She tells Olivia that after their respective relationship problems, she and Austen bonded “in the midst of this vulnerability and absolute brokenness” – as if Austen wasn’t the one playing mind games with Olivia! Taylor says after the reunion that she asked Austen if they should pursue a romance, but that she got advice from her brother, who told her no. She begins to cry because she used Austen as a crutch instead of God. (It’s still irritating when this woman casually mentions God in this self-indulgent show, but this is the South.)

At this point, Olivia can’t stop fidgeting and looks like she wants to burst into tears. She tells Taylor that she should have told her about this conversation as soon as it happened. But she doesn’t even seem sure if it was just a conversation. I honestly think this story that Taylor seemingly made up is more painful than if she had just said that she and Austen were drunkenly making out or something. But she’s a conservative, supposedly God-fearing woman, so I think any kind of sexual behavior automatically seems worse to her. But who wants to hear that your boyfriend was about to get into a serious relationship with your quasi-ex even though the only reason you called it off was because he couldn’t commit?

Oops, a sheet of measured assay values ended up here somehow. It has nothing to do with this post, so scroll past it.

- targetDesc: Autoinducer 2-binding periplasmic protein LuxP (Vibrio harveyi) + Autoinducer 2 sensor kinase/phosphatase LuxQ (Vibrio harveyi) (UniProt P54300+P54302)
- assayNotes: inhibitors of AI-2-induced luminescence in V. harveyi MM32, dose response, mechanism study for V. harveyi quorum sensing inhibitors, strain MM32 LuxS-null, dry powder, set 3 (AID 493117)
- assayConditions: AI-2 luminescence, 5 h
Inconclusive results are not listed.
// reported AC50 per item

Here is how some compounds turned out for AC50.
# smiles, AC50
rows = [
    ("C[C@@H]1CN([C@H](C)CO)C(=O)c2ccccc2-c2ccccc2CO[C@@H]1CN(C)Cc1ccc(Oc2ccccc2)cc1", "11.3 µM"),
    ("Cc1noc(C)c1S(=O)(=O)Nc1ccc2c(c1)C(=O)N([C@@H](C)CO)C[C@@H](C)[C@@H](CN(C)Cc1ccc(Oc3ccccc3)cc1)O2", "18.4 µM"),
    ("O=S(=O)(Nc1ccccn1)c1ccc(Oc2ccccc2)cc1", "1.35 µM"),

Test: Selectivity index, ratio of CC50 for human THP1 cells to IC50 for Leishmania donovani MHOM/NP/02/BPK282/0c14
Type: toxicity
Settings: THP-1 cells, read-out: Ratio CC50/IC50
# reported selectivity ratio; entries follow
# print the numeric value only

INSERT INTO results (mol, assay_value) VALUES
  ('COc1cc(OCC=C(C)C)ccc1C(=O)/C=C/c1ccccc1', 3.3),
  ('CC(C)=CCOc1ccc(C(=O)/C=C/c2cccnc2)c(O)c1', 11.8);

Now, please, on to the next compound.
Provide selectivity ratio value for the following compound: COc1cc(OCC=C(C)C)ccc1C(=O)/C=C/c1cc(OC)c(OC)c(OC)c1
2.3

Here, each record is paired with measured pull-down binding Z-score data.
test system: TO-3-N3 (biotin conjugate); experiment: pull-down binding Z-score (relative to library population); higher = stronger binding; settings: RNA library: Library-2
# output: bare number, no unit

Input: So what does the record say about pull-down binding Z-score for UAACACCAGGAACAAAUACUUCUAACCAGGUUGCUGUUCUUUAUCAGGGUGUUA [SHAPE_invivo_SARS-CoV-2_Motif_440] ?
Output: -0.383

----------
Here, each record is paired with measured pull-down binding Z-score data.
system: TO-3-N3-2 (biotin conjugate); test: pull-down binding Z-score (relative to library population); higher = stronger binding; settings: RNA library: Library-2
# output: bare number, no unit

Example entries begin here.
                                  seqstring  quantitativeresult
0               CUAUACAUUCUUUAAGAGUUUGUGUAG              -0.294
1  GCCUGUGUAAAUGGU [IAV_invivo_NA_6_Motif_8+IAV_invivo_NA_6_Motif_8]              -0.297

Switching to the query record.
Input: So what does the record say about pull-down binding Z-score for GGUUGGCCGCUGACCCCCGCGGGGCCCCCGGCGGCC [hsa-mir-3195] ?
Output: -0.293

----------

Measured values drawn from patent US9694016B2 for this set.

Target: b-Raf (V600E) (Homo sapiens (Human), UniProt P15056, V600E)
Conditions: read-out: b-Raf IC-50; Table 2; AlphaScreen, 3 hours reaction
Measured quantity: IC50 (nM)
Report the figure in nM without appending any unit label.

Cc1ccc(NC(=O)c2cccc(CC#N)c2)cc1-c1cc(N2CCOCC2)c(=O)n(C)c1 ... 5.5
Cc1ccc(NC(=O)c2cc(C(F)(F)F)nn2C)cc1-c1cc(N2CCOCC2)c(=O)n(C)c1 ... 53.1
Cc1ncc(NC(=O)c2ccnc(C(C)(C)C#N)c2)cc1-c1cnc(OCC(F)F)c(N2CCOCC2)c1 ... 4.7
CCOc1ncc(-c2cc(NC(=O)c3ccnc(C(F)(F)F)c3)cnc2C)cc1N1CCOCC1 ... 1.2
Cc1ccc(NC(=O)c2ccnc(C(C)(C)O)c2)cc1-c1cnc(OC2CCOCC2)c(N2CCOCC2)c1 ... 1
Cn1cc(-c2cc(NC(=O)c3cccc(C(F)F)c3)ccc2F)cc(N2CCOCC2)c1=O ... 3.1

Olivia is visibly upset and thanks Taylor for telling her before walking to her car and sobbing into her steering wheel.

Overall, it was difficult to get upset about the individual players in this scandal. Yes, Austen technically broke the “bro code” by sleeping with Taylor. But who actually cares about Shep’s feelings at this point? If anything, Austen is a bigger jerk to Olivia, whom he’s already embarrassed by offering to be her boyfriend before withdrawing the offer after a week. And we all know he enjoys getting between women Winter house, summer house, and this show have proven everything.

Taylor and Olivia’s friendship is also fairly new, which is no excuse

Taylor’s behavior. But that wouldn’t be the case absolutely It would be devastating for the spectators if they were canceled. Anyway, I hope that by the end of the season all the knives and pitchforks are pointed at Austen.

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Rick Schindler

Rick Schindler is a Worldtimetodays U.S. News Reporter based in Canada. His focus is on U.S. politics and the environment. He has covered climate change extensively, as well as healthcare and crime. Rick Schindler joined Worldtimetodays in 2023 from the Daily Express and previously worked for Chemist and Druggist and the Jewish Chronicle. He is a graduate of Cambridge University. Languages: English. You can get in touch with me by emailing: RickSchindler@worldtimetodays.com.